What to consider for Custom or Off-The-Shelf Software Applications

Trends over the past few years show the days of large software development organizations within companies possess the broad level of expertise and time needed to sufficiently and effectively generate. While today’s developer is experienced within his/her specialized domain, the time-consuming process of creating the building blocks of an application can be alleviated by the pre-owned of commercially readily available software tools. Ultimately, nevertheless, everyone is being asked to do more collaboration with less resources.


What to ask for Custom

  • How many people do you carry staff that can focus 100 % of time on software development and support?
    What is the innovation resource pool at my company look like? Any close to retiring? Risk of losing knowledge base?
  • What platform will you construct your application on today? Is it an usual standard? What is the projected end-of-life? What resources do you have with experience on this platform?
  • How will you keep up to date on current technologies?
  • What software development method will you make use of? Rapid Application Development (RAD) Joint Application Development (JAD), Rational Unified Process (RUP), Spiral, Waterfall?
  • How will you charge-back cost of development and support for your software? “Who bears the cost?”.
  • Are you reinventing the wheel? Does a COTS software exist that meets the bulk of your projects? Can this software be tailored to meet your demands?
  • When reviewing whether to buy or build, it’s crucial to completely recognize complete prices throughout the software lifecycle– normally 7 or 8 years. (normally, 70 percent of software costs occur after implementation.) A strenuous lifecycle analysis that reasonably approximates continuous maintenance by internal developers often suggestions the equilibrium in support of acquiring.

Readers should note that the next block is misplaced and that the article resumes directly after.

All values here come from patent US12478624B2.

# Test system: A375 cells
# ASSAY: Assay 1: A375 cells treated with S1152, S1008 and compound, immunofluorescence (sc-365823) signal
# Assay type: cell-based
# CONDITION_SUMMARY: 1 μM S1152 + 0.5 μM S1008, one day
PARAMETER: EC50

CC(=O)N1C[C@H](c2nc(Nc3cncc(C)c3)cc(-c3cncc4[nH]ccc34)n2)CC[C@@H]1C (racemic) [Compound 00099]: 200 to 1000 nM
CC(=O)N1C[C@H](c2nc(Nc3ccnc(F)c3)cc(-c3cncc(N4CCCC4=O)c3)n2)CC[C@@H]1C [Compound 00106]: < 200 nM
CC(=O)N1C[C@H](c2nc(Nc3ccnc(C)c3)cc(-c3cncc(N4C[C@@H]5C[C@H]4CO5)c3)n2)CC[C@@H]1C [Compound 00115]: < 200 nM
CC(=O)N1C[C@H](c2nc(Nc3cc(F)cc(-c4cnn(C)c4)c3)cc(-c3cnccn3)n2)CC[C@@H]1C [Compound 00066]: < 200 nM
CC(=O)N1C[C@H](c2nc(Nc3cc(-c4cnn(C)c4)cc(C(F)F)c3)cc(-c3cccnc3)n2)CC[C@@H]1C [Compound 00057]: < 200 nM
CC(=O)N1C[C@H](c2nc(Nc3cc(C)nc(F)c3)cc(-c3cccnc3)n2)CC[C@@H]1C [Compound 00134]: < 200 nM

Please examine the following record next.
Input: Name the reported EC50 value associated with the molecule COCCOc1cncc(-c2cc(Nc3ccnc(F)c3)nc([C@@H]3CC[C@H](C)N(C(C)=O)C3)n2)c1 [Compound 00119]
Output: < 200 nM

What to ask for Off-the-Shelf.

  • When selecting a devices vendor, software development supervisors should take into consideration the background and security of the vendor as a vital component of their option criteria.
  • Just how much of the vendor’s business is made up of software and software related profits vs. other revenue?
    How firm is the COTS software? Can it be configured to my distinct demands?
  • How much custom coding/development do clients generally request from the vendor?
  • Can the vendor support (help-desk, updates, bug fixes, on-going customizations, future implementations) the software beyond the initial implementation?
  • Does the offer a blended version of support where we can take on a few of the support?
  • Will you be called for to make significant changes in your business technique to suit the COTS software?
  • Does the vendor have comparable market examples of customers which have successfully deployed their application? Does any single customer make up most of their annual earnings?


Why reinvent or reproduce an already developed tool or software? Using tools easily available in the marketplace can provide significant cost savings in the time and initiative needed to develop and keep the numerical analysis and visualization foundation for your advanced end-user applications. For example a developer’s wage is $60,000 yearly. The typical cost of employment, consisting of benefits, adds an extra 20%, or $12,000. Hence, the full cost for a developer is $72,000.

On average, it takes three weeks to develop one numerical algorithm. It takes one week to test the formula, and an additional 3 weeks to document, maintain and port it. The overall cost to develop one algorithm takes simply over $9,500, or around 1/8 of your developer’s annual salary. Your developer might generate just eight algorithms in one year.

Now, to decide about Build vs. Buy is typically how the decision will certainly affect the bottom line. Software applications vendors helps you understand the cost and savings since they have already done the hard work.


Source: http://www.3csoftware.com/

Post a comment